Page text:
Ahead of Maestro, Meg Walters considers the arc of the British actress’ wide-ranging career, which spans costume-drama classics, genre fare and American indies.
There is a timeless elegance to Carey Mulligan; a sense that she can somehow conjure up emotion in its purest, most ancient form. Characterised by a specific mixture of precision, delicacy and depth, Mulligan’s body of work is consistently exceptional. With Maestro, her latest outing, she reaches a new pinnacle.
Like many young white British actresses of the early 2000s, Mulligan got her start in period dramas. Her origin story is the kind of tale that old Hollywood legends are built on: after failing to get into drama school, Mulligan, with dogged determination, wrote to legendary writer-director Jullian Fellowes. Fellowes invited her to a dinner party, where she met the casting assistant for Joe Wright’s 2005 adaptation of Jane Austen’s Pride & Prejudice. She ended up landing the part of Kitty, the fourth (and arguably most forgettable) of the five Bennet sisters.
As a debut, it is quietly remarkable. Mulligan brings a vibrating giddiness to Kitty, instantly recalling the fluttering anxieties and heightened emotion of teenage girlhood. The role may be a small one, but she is already holding her own opposite such established actors as Keira Knightley, Rosamund Pike, Matthew Macfayden and Donald Sutherland.
It helped that Mulligan, with her bouncing ringlets and dimpled, cherubim face, looked perfectly at home in the late 18th century. In an era that saw British film and TV swept up by a seemingly endless wave of period dramas, Mulligan proved to be the perfect ingénue for the job. She was cast in a slew of other costume dramas. In 2005, she was the sweet and well-mannered Ada in the BBC adaptation of Charles Dickens’ Bleak House. In 2007, she took on Austen again as the slightly more savvy teen, Isabella, in BBC’s Northanger Abbey. That same year, she played Rudyard Kipling’s daughter Elsie in My Boy Jack, a biopic about the author’s son who was killed in World War I.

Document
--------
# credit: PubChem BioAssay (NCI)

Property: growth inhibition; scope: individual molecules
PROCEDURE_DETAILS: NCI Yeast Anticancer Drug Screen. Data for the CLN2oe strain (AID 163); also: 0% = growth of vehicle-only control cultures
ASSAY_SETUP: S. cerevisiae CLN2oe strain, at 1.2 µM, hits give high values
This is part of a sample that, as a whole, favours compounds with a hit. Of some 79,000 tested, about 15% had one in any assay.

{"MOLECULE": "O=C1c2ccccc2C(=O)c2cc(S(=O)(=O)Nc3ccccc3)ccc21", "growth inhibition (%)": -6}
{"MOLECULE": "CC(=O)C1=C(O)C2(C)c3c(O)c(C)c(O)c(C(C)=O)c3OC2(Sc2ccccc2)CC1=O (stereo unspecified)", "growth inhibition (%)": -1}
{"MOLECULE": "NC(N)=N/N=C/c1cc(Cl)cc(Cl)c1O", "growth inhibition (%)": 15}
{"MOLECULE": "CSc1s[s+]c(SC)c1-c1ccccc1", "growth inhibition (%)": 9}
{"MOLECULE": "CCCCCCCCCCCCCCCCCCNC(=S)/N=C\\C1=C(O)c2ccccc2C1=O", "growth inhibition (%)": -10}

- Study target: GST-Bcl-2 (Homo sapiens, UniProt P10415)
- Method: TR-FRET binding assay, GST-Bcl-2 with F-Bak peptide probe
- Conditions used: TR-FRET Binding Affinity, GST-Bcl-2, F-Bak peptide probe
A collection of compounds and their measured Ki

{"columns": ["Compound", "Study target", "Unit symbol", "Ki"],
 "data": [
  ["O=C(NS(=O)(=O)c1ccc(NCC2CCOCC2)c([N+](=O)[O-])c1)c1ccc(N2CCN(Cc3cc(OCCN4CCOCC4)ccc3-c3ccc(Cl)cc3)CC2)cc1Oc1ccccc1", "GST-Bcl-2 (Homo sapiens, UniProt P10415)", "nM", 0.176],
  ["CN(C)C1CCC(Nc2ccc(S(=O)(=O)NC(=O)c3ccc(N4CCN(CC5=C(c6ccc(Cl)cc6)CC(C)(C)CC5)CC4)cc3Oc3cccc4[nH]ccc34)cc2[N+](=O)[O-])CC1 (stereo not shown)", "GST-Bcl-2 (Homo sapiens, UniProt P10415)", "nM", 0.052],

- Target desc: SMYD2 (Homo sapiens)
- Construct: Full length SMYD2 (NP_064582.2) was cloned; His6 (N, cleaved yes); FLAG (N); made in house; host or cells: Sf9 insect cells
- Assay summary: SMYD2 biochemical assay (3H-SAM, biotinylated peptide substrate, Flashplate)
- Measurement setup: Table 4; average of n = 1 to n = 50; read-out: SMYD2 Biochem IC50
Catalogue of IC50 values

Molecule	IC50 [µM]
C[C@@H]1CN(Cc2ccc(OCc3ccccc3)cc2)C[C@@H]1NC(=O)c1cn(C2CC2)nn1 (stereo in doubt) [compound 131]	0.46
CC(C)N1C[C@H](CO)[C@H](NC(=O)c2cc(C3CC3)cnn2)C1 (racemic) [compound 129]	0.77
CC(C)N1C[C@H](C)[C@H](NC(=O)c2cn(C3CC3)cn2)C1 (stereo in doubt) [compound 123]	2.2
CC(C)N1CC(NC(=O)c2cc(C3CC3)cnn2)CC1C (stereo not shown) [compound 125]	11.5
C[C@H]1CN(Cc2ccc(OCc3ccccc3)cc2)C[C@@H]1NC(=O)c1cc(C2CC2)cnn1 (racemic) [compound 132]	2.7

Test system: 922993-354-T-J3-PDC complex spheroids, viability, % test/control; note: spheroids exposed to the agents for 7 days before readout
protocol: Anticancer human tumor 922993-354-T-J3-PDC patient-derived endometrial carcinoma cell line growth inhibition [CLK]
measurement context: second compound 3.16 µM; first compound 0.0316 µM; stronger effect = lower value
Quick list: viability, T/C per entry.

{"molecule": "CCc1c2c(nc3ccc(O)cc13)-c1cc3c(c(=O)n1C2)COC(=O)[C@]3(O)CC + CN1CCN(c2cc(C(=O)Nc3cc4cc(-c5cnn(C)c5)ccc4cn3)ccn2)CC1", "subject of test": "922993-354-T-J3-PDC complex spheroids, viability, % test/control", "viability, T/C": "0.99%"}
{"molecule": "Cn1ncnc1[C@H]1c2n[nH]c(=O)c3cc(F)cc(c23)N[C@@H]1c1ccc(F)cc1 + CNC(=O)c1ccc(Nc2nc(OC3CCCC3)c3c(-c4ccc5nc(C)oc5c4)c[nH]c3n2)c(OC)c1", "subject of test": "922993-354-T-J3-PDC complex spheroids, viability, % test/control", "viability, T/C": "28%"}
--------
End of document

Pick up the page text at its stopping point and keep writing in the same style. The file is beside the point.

It’s evident that this string of traditional BBC productions, with their exceptional casts and meaty source material, were an excellent alternative to formal acting training. But though she may have been learning on the job, even in these early performances, Mulligan’s work is astonishingly polished. She shows a remarkable precision of thought and quiet confidence. Mulligan gives each of these roles – which could have easily become thankless, bland ingénue fodder – surprising individuality and life.
By 2009, Mulligan got her first shot at leading a film with Lone Scherfig’s An Education. She plays Jenny, the suburban schoolgirl who becomes enthralled by an older man and the sophisticated, cultural world in which he operates. Mulligan brings a measured maturity to the role, portraying the journey from precocious naïveté and teenage fantasy to a more grounded knowingness with real nuance and understanding. The way Mulligan captures Jenny’s youthful exasperation at the pointlessness of the institutionalised conveyor belt that takes us from childhood to adulthood is not only intensely relatable, but also deeply felt. ‘So, what you’re telling me is to be bored, and then bored, and finally bored again, but this time for the rest of my life? This whole stupid country is bored. There’s no life in it or colour or fun!” she cries out, with frustrated indignation. It was this confident performance that earned the 24-year-old Mulligan a Best Actress BAFTA award, as well as an Oscar nomination.